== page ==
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In 1917, the Russian Revolution over through the Romanov monarchy. Peterhof become property of the state, and finally was to be seen by commoners. It actually becomes a museum, and historical site that anyone could visit, taking in the fountain, the architecture, and the gardens.

During WWII, as the Nazi Troops advanced, the Soviet curators in Peterhof tried to save some of the valuable and priceless piece of art and statuary. They even buried some of the fountains before the Nazi’s arrived, but all these efforts were useless, as the Nazi Troops overtook the city, including Peterhof, and help it from 1941 to 1944. Palaces were burned down, mines were set under the Hermitage, the gardens were shelled and burned, and the fountains were a source of target practice. There was an estimated 34,000 pieces of Russian art that was destroyed. All in all, Peterhof was completely demolished.

After the war ended, the task became figuring out how to rebuild the ravaged nation. Reconstructing Peterhof would be an enormous, daunting, and expensive task. Most of the money came from Germany, in the form of war damage reparation. Peterhof first reopened in 1952, even though it was nowhere near being completely repaired. Reconstruction was so slow, because precise attention was given to each detail. The outdoor fountain actually did not begin running until 1996. Since then, there have been thousands of visitors from all over the world to be inspired by these magnificent fountains!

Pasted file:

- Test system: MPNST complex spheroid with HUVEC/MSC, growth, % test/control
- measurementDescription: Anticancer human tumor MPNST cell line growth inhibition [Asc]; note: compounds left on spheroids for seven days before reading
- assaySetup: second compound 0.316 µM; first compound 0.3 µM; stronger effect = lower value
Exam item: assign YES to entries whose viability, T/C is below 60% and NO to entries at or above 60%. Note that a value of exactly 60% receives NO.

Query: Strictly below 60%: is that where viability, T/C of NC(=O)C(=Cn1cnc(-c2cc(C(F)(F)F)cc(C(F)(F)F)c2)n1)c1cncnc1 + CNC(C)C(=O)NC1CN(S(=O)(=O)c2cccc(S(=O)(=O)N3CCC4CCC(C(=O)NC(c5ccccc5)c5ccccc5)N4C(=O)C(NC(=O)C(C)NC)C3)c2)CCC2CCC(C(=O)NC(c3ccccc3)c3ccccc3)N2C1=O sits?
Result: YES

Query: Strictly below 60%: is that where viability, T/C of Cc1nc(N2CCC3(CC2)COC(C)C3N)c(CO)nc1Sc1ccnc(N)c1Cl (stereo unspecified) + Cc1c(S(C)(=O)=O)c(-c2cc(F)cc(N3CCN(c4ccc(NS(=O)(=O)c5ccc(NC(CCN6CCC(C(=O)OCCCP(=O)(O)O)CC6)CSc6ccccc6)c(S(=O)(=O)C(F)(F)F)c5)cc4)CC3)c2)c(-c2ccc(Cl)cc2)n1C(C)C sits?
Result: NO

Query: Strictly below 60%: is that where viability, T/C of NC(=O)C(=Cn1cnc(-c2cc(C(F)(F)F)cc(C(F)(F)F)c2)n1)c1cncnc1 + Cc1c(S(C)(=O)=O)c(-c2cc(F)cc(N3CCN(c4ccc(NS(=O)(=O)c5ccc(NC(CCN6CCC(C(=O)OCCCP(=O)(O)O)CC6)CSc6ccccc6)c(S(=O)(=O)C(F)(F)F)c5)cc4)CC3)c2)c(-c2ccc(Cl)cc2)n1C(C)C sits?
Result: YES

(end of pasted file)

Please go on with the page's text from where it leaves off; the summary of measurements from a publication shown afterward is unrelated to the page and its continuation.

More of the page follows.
Many of the original artworks, that were saved, are still in hiding, with detailed art restoration taking place behind the scenes. Some of the unrecoverable pieces have even been restored. The current technologies available to us, nearly 60 years later have allowed for this kind of immense restoration. Today, Peterhof has been restored to its former glory, with tended gardens, and replicas of the statues that once stood inside!

Peterhof is a testament to the water that Peter the Great loved so dearly. The power of the water is symbolized in his waterfalls and fountains. It is the charm of Peterhof that lured millions to the Baltic. Peterhof represents the power of humanity, the ability of the human spirit to persevere anything. Peterhof, the beautiful palace, created from the muddy mountainside, destroyed by a war, and rebuilt to its previous glory, is a testament to the power and capabilities of humans.